Malcolm’s a believable hero if not particularly compelling, and his counterpart – who I won’t name because it takes a while for them to be identified – is a fair match, even better, perhaps, despite having little to do. Hannah Relf is okay. One of the villains is only there to ramp up the horror and disappears with his own sets of unanswered questions. But in more important news, if you’re looking for Lyra, you’ll be disappointed, and this is where the long wait and the present come into conflict – Lyra remains a speechless baby throughout.

Is it a fair book? Yes, but when the set up of Lyra as a resident of Jordan College was established in Northern Lights, enough back story was provided. We know where Lyra’s going to end up so the worries in La Belle Sauvage aren’t of any import. And it’s difficult to say that the horrors in His Dark Materials are not somewhat damaged in impact by this new book – one can’t help but think that the people of Lyra’s world might have been on the look out for the Magisterium’s next move and thus not been quite so shocked by the happenings in the north ten years later.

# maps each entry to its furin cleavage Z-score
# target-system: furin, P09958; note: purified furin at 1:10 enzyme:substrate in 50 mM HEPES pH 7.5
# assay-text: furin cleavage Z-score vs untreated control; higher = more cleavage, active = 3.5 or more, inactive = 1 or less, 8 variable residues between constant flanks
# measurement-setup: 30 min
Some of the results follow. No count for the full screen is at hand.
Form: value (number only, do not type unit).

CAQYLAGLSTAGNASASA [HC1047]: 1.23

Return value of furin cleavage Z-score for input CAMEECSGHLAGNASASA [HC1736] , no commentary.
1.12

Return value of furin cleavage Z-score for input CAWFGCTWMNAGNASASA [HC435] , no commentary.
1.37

There’s also the world-building. There’s not much of it – presumably because it’s expected that readers are well-versed in Lyra’s Oxford – but what is included doesn’t ring true. In the course of the book we see Malcolm collecting disposable nappies and baby formula, which is at odds with the old-fashioned steam-punk that defined Lyra’s world before.

In sum, this book, isolated from its literary context, is a good enough read. Even the monotony isn’t enough to hold it back. But in the context of history it’s an average and rather jarring addition that would’ve been better as a short story.

Related Books

Book coverBook coverBook cover

 
Dan Richards – Climbing Days

Book Cover

Almost every mountain.

Publisher: Faber & Faber
Pages: 322
Type: Fiction
Age: Adult
ISBN: 978-0-571-31192-7
First Published: 14th June 2016
Date Reviewed: 15th August 2016
Rating: 5/5